5. Create a plan for personal devices

More common in small-to-medium sized businesses, make sure you’re staying abreast of the security risks associated with employees bringing in and using their own devices.

Create a plan for the practice in order to provide some protection against legal repercussions and mobile system costs. A clear, comprehensive policy covering pertinent data deletion, location tracking, and Internet monitoring issues can be very valuable.

Additionally, businesses should look to make proper provision for employees who work remotely or use their own devices as part of their roles. While these practices can increase productivity and reduce overheads, they can also introduce new security concerns if not properly managed.

6. Set up automatic software updates

Hackers love to scan a network or site to see which version of software it’s running on to make it easier for them to exploit the vulnerabilities of older versions. Updating device security settings, operating systems and other software to their latest versions can prevent this from happening. Set any patches and improvements to automatically update in the background to further safeguard against potential threats.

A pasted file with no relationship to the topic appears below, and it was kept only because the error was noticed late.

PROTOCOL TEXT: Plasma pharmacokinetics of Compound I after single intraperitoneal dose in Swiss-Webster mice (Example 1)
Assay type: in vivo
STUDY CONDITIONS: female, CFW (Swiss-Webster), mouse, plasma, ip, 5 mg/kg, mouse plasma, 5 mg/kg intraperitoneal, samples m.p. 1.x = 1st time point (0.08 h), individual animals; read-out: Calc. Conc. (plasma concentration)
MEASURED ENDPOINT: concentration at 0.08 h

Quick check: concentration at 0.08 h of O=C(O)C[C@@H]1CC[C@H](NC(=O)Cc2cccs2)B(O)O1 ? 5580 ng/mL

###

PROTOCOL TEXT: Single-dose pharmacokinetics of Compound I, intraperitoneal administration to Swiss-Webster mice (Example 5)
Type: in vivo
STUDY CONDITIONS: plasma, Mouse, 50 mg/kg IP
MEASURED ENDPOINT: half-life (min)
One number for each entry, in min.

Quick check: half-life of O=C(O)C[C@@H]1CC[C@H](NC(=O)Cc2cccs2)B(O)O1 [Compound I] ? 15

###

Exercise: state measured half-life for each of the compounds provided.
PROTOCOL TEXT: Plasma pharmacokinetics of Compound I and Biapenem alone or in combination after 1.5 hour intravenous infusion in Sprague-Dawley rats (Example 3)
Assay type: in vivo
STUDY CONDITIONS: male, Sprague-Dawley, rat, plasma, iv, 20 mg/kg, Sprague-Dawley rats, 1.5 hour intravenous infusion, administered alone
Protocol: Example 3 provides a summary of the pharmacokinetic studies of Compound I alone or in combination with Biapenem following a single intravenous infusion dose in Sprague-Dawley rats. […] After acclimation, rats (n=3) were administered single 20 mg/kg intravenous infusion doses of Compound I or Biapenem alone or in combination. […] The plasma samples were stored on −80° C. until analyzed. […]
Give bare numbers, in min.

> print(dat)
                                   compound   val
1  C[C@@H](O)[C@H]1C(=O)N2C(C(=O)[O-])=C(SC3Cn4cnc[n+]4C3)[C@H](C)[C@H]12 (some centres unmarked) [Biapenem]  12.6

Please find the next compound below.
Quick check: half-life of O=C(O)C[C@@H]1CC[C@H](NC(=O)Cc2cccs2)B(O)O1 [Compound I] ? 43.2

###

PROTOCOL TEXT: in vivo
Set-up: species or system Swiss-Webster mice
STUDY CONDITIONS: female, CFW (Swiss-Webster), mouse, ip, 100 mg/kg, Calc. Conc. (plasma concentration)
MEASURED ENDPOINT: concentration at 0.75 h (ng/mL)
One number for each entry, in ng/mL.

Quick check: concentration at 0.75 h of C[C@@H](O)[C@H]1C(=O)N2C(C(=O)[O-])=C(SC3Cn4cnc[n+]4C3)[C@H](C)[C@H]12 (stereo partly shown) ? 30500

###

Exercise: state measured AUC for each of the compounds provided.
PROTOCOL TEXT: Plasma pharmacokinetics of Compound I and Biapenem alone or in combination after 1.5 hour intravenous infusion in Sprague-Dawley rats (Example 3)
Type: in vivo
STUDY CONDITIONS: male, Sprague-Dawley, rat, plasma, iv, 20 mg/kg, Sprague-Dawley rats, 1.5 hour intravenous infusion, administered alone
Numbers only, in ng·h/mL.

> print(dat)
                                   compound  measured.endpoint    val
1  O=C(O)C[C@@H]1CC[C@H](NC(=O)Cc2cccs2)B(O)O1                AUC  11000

7. Conduct background checks

Be extra vigilant with regards to hiring new employees; safeguarding against internal threats plays a key role in effective cyber security. Look into their background and give yourself an idea of what kind of person they are.

Additionally, be mindful of changes in the character of existing employees, as this could be indicative of other issues.

8. Dispose of data properly

Having the appropriate measures in place to dispose of data which is no longer required is a critical factor in reducing the risk of a security breach.